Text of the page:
The top 10 cities with the largest population in need:

Memphis, Tenn.
New Orleans
Jackson, Miss.
Augusta, Ga.
Brownsville, Texas
Birmingham, Ala.
Richmond, Va.



According to Feeding America, food insecurity plagues every U.S. county. In 2014, 48.1 million individuals lacked access to adequate food and 46.7 million lived in poverty. The National Low Income Housing Coalition classifies 10.3 million of those in poverty as “extremely low-income renter households” whose income is “at or below 30% of the area median income.” Three-quarters of that group have insufficient resources to cover other basic necessities —including utilities, food and health care — after allocating half of their income to housing.

As a result, those who cannot afford a roof over their heads must take to the streets or shelters. According to the Department of Housing and Urban Development, nearly 580,000 people — children comprising almost half — were homeless on any given night in 2014.


With regard to our sample, please note that “city” refers to city proper and excludes surrounding metro areas.


Sunday, December 27, 2015

Naturally occurring 'GM' butterflies produced by gene transfer of wasp-associated viruses

I read about this in New Scientist magazine for Sept. 26, 2015.

Date: September 17, 2015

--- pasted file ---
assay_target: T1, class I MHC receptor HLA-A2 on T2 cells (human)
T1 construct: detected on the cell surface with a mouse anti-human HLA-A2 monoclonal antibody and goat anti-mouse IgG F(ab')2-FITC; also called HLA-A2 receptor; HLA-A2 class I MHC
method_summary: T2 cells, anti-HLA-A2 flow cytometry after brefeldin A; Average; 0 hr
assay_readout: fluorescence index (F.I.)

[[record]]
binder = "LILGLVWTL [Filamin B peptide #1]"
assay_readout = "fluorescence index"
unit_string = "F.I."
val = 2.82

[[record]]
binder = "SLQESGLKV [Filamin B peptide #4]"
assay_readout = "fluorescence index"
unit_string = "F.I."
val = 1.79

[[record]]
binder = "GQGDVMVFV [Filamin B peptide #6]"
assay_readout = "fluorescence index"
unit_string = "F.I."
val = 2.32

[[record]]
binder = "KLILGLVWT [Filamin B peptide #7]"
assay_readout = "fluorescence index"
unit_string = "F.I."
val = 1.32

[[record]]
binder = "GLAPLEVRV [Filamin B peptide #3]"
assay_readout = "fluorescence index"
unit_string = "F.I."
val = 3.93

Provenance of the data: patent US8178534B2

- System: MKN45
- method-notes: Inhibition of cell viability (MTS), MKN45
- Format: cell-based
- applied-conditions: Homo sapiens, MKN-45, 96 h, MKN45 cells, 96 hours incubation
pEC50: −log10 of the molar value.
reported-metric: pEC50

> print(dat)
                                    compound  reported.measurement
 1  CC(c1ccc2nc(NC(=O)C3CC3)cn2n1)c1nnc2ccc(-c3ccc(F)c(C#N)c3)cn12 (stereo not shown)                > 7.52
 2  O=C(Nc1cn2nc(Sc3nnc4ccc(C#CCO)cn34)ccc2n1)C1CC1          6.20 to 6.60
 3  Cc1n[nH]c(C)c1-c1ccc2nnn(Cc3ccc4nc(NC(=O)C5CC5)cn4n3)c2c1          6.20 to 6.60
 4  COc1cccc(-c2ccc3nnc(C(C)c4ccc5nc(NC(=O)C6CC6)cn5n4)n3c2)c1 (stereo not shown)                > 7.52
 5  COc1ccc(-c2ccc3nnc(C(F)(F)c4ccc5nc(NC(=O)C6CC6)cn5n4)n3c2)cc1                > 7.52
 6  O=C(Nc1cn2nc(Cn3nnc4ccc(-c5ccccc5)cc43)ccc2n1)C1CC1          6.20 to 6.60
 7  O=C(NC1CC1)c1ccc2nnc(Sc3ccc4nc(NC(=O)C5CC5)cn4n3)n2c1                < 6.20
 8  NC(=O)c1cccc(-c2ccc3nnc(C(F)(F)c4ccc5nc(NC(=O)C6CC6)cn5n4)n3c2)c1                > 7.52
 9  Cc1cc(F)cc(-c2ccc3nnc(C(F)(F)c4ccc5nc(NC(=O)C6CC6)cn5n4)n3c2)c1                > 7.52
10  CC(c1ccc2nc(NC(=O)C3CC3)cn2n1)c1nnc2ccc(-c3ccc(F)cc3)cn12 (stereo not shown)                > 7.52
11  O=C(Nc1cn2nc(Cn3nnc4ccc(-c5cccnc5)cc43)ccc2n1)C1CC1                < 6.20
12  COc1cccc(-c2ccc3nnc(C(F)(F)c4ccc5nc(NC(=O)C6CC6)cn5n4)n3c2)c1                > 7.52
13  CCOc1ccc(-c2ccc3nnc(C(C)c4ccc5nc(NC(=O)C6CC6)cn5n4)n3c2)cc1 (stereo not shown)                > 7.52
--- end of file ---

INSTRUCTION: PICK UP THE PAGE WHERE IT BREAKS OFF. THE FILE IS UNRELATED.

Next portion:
Source: PLOS
Research teams have discovered that genes originating from parasitic wasps are present in the genomes of many butterflies. These genes were acquired through a wasp-associated virus that integrates into DNA. Wasp genes have now been domesticated and likely play a role in in protecting butterflies against other pathogenic viruses.


To reproduce, braconid wasps lay their eggs inside caterpillars and inject a 'giant virus' named bracovirus to circumvent the caterpillars' immune response. Bracoviruses can integrate into the DNA of parasitized caterpillars and control caterpillar development, enabling wasp larvae to colonize their host.


The integrated genes that have been identified are not only remnants: results obtained suggest that they play a protective role against other viruses present in nature, baculoviruses. Strikingly the domestication of genes harboured by bracoviruses is not limited to " viral " genes, some of them originated from the wasp